US denies telling banks not to work with Palestinian Authority

Following claims by PA that US is pressuring banks to deny loans to Palestinian Authority, US official denies government involved.

AFP and Arutz Sheva Staff,

Riyad al-Maliki
Riyad al-Maliki
Reuters

The United States has denied accusations it is pressuring banks to stop dealing with the Palestinian Authority, whose relations with Washington have been plummeting

Several Palestinian Authority officials have accused the US of trying to force banks not to deal with transactions linked to the Palestinian Authority.

"The United States has not requested that foreign donors restrict assistance to the Palestinians, nor has it requested that financial institutions cease transfers to Palestinian Authority (PA) bank accounts," a US official told AFP late Monday.

"We are aware of media reports suggesting this has occurred. Those reports are incorrect."

On Sunday, senior Palestinian Authority official Hussein al-Sheikh charged that Washington was launching a "financial siege" on the PA.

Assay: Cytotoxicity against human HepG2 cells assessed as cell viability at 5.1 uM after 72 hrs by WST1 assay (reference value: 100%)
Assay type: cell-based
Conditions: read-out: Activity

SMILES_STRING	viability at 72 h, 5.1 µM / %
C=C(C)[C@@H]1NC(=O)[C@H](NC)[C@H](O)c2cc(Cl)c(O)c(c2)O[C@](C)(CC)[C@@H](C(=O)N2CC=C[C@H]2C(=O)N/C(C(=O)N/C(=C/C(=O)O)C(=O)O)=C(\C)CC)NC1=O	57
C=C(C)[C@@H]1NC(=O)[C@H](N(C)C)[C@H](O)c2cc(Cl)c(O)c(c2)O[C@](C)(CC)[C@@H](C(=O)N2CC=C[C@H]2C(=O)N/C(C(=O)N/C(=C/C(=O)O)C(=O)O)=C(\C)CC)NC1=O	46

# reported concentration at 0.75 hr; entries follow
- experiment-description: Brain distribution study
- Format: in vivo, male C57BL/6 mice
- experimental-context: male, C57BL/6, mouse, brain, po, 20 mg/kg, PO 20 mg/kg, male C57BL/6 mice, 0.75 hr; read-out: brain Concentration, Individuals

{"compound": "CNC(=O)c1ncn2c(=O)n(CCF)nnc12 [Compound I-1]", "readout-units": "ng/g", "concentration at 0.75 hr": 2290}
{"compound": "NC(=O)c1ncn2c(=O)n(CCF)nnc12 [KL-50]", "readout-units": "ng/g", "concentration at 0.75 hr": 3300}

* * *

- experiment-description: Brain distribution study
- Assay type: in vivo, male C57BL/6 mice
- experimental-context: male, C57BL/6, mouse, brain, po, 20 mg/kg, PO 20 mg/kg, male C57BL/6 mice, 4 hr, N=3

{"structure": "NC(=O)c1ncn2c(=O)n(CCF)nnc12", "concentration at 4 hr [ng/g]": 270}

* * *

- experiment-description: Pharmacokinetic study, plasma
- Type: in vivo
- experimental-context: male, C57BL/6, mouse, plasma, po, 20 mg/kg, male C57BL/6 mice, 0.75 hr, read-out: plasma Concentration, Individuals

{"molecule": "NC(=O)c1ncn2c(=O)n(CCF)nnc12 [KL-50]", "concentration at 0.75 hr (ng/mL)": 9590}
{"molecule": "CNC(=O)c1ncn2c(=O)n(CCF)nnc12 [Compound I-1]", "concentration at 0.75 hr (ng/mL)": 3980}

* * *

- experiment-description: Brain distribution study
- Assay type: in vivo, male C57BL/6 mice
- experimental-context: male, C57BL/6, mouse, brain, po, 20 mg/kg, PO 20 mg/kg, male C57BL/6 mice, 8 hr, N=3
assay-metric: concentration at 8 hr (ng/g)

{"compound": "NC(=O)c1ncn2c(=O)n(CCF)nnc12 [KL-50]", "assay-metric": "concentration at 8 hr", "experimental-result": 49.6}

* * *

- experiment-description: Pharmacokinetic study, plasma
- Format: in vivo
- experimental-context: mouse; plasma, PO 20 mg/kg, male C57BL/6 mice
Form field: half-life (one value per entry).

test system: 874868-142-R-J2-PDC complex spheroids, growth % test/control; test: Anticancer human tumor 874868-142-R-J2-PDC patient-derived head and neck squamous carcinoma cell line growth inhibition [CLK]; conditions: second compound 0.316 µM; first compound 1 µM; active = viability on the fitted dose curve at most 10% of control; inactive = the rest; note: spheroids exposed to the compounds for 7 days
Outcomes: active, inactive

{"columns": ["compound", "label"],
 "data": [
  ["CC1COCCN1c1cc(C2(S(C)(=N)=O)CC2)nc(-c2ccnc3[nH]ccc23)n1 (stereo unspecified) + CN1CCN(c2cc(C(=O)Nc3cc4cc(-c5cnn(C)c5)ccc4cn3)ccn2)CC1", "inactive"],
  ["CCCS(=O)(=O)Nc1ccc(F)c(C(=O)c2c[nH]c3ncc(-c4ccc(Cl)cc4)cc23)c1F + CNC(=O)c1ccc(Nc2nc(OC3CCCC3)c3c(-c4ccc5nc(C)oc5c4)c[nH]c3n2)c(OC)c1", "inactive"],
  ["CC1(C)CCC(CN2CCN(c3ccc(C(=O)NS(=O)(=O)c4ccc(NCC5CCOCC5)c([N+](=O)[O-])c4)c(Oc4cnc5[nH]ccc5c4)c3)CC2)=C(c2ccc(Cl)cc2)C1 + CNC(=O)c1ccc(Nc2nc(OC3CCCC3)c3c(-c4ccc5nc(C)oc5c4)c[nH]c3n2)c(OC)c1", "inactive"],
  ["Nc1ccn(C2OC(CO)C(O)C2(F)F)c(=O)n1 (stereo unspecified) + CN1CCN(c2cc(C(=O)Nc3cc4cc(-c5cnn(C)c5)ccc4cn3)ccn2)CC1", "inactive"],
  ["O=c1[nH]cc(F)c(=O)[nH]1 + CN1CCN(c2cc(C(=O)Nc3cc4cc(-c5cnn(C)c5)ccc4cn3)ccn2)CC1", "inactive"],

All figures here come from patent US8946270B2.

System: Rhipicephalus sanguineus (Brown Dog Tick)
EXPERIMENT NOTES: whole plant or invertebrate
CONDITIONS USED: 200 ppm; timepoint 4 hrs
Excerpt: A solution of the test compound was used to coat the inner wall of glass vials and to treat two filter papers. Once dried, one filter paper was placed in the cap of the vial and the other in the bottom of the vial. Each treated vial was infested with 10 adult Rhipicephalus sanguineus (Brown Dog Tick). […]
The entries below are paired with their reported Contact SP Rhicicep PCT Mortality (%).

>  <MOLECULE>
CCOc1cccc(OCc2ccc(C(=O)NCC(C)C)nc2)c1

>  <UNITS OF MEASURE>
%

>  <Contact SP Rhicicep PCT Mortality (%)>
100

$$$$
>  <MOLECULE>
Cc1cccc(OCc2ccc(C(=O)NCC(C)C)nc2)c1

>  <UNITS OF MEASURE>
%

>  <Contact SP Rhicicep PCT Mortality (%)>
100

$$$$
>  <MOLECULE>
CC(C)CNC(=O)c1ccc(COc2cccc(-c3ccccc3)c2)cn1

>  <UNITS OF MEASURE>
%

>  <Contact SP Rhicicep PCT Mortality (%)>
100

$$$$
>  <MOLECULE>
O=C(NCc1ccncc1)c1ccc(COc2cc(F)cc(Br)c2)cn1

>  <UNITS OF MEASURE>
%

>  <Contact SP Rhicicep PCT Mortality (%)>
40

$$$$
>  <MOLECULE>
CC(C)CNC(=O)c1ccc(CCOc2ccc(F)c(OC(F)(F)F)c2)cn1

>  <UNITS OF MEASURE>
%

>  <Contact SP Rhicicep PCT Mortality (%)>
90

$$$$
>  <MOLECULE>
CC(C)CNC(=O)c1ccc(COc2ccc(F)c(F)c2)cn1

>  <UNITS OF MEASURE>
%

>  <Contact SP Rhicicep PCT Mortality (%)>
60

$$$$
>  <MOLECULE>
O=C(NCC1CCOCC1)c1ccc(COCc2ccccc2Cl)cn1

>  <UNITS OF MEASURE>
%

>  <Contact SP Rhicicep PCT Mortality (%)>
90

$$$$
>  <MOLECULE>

"Major international financial institutions and parties have begun to accede to an American request to impose a tight financial siege on the Palestinian Authority," he told AFP.

"Washington has asked for financial aid given to the authority to be stopped, and it has also issued a circular to banks not to receive transfers for the authority's accounts."

Palestinian Authority foreign affairs chief Riyad al-Maliki spoke on local radio, accusing the US government of using "all means to press Arab countries to stop financial support for our people".

Relations between the US and the Palestinians have broken down since President Donald Trump recognized Jerusalem as Israel's capital in December 2017.

In response the US has cut more than $500 million in annual funding to the Palestinians, mostly to the United Nations agency for descendants of Palestinian Arabs claiming refugee status.


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